Shen Quanqi (Chinese: 沈佺期; Wade–Giles: Shên Ch'üan-ch'i; c. 650 – 729), also known as Yunqing (Chinese: 雲卿), was a Chinese poet and government official active during the Tang dynasty, and the interluding "restored Zhou dynasty" of Wu Zetian. Shen Quanqi is especially known for his work in developing and perfecting the regulated verse form of Classical Chinese poetry. Shen's poetry ranges from the elegant court style of the poetry which he wrote while at court and the intensely anguished poems which he wrote during his years of exile, in the extreme south of the empire.
He was born in the prefecture of Neihuang in the province of Xiangzhou, which is known today as the province of Henan.
In 675, Shen Quanqi obtained a magistrate degree. He then served several positions as a scholar at the imperial court, and was appointed by the government official Zhang Yizhi. However, the Wuzhou Dynasty was overthrown, and Zhang Yizhi was executed. Shen Quanqi was arrested and imprisoned on charges of bribery and corruption. He was then released, but sent in exile to Huanzhou, which is known today as Hoan Châu in Vietnam. In 706, he was pardoned, and recalled to resume his duties at the imperial court, where he eventually worked up to the position of imperial diarist and then grand secretary.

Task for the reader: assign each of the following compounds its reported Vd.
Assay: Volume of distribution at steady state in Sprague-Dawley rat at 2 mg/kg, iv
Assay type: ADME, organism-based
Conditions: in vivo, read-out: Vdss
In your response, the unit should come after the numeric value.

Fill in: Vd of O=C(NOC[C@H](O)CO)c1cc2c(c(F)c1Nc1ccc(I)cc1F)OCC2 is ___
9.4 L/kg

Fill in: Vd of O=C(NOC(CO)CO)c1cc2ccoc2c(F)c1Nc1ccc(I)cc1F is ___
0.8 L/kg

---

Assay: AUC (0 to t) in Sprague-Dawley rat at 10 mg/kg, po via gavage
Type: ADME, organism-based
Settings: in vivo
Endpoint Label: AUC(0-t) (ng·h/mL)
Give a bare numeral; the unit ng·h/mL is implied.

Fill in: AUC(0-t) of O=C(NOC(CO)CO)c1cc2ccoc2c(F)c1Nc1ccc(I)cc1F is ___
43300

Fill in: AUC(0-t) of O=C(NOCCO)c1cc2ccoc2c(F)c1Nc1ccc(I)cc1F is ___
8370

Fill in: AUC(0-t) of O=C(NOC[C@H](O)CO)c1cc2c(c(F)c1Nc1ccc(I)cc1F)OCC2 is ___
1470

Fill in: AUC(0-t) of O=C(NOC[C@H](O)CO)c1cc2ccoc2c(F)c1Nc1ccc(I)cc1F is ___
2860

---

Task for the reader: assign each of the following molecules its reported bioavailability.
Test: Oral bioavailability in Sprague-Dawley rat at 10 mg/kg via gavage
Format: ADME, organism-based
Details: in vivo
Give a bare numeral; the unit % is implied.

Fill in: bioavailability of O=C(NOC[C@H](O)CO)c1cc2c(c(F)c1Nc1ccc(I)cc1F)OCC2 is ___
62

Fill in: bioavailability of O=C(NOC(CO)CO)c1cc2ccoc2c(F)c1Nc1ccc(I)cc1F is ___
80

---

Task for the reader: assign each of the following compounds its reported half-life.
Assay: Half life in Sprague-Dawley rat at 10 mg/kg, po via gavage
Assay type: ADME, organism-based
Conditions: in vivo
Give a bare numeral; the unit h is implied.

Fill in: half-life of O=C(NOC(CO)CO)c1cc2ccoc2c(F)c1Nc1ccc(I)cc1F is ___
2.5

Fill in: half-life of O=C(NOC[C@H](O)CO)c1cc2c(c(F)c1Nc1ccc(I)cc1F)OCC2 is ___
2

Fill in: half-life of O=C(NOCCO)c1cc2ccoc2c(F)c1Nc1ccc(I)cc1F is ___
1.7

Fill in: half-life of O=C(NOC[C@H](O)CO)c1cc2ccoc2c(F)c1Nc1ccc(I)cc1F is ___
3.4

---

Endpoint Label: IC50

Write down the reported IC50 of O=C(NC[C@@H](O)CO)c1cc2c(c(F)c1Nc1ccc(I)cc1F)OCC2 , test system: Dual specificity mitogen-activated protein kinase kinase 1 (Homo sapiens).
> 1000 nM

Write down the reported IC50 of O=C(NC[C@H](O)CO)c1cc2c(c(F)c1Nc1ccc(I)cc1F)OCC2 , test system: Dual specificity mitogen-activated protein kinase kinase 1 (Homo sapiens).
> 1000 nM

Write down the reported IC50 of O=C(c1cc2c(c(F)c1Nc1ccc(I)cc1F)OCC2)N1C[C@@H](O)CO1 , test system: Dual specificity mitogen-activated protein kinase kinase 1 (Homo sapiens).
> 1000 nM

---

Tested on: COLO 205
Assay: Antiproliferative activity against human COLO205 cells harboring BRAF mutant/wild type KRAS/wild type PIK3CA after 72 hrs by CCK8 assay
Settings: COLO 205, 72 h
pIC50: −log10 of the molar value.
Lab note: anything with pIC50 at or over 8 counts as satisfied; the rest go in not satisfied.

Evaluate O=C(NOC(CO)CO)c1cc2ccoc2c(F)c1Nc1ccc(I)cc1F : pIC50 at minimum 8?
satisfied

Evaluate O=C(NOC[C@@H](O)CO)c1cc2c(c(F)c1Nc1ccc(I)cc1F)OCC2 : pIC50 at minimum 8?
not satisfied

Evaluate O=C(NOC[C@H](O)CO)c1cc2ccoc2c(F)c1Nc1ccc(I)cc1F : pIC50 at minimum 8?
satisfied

Murck, Alfreda (2000). Poetry and Painting in Song China: The Subtle Art of Dissent. Cambridge (Massachusetts) and London: Harvard University Asia Center for the Harvard-Yenching Institute. ISBN 0-674-00782-4.